When you hear "flight" and "fateful seat" in the same sentence, what comes to mind? An accident, perhaps? Allow me to explain.
Ever received an e-mail response that struck you as the communication equivalent of Whac-A-Mole? Maybe you got a curt "see below" when you sent a question to a peer in an e-mail chain. You felt clobbered by your peer's abrupt, dismissive tone.
Consider the fire hydrant's purpose. Your neighborhood fire plug lets firefighters tap into the municipal water system to extinguish a fire. They attach a hose to the cast iron hydrant, screw open a valve and whoosh, out comes a powerful flow of water. Simple enough.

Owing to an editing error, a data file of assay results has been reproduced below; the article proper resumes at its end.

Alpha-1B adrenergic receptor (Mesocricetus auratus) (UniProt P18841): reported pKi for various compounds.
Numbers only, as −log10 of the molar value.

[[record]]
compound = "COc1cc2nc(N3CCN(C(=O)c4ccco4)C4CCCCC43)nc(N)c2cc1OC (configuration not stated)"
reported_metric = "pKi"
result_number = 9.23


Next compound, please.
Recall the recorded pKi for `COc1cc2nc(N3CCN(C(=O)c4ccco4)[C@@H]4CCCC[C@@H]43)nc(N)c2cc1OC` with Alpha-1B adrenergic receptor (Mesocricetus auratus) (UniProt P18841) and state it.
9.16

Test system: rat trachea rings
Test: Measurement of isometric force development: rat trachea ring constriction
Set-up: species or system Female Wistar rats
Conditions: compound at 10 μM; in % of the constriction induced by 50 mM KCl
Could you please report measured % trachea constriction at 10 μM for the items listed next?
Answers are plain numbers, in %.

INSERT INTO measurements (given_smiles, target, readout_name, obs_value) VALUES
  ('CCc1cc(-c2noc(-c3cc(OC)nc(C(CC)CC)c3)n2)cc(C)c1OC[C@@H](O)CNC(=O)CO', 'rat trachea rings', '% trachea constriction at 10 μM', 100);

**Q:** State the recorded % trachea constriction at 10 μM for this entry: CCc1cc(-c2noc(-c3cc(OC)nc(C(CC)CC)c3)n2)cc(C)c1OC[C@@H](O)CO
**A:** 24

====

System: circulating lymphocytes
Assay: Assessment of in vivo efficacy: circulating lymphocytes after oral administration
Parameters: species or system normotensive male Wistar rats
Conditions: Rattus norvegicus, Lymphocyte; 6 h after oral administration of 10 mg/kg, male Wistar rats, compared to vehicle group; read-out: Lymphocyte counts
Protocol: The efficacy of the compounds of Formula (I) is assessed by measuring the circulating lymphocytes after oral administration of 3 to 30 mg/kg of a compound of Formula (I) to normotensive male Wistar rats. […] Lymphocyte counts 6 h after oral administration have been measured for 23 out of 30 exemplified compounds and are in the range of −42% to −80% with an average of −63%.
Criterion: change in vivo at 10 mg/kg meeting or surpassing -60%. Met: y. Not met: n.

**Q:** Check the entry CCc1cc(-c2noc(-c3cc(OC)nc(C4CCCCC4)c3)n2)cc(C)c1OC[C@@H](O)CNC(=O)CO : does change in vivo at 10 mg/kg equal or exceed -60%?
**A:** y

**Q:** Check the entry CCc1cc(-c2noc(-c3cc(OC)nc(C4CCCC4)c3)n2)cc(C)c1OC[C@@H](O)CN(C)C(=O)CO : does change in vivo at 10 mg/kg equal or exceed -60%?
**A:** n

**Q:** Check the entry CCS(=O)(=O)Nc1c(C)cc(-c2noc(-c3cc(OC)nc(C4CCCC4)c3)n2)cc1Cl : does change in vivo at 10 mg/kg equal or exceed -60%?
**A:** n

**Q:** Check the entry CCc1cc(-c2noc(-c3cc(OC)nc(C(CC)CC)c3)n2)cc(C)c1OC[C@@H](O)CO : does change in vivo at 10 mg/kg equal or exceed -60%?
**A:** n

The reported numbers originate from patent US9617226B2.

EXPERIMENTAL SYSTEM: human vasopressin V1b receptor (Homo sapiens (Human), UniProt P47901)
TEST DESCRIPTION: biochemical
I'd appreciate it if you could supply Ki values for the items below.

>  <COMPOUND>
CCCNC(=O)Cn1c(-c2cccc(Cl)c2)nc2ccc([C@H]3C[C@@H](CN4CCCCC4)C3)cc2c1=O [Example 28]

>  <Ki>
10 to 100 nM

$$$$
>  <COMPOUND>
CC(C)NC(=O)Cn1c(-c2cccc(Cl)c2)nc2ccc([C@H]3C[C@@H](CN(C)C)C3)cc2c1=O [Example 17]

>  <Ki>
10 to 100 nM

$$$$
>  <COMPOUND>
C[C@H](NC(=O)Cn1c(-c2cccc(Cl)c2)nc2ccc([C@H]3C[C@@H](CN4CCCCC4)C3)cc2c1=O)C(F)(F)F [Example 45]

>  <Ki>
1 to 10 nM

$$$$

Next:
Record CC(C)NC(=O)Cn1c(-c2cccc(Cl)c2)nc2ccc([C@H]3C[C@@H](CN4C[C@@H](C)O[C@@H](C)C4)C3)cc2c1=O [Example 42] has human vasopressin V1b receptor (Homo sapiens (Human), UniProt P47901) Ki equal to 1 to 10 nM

Kraft Chairman and CEO Irene Rosenfeld is scrambling to persuade shareholders that her company's $17 billion bid to buy British candymaker Cadbury is good for both companies. Her pursuit has drawn poor reactions from both Cadbury's shareholders and Kraft's biggest shareholder, Warren Buffett.
How you communicate a message has a direct impact on your ability to influence opinions.
You heard about the married politician caught trysting with his girlfriend in Argentina. On the day he was caught returning from his fun in the sun, South Carolina Governor Mark Sanford held a hasty, free association press conference at the statehouse to drop the bomb.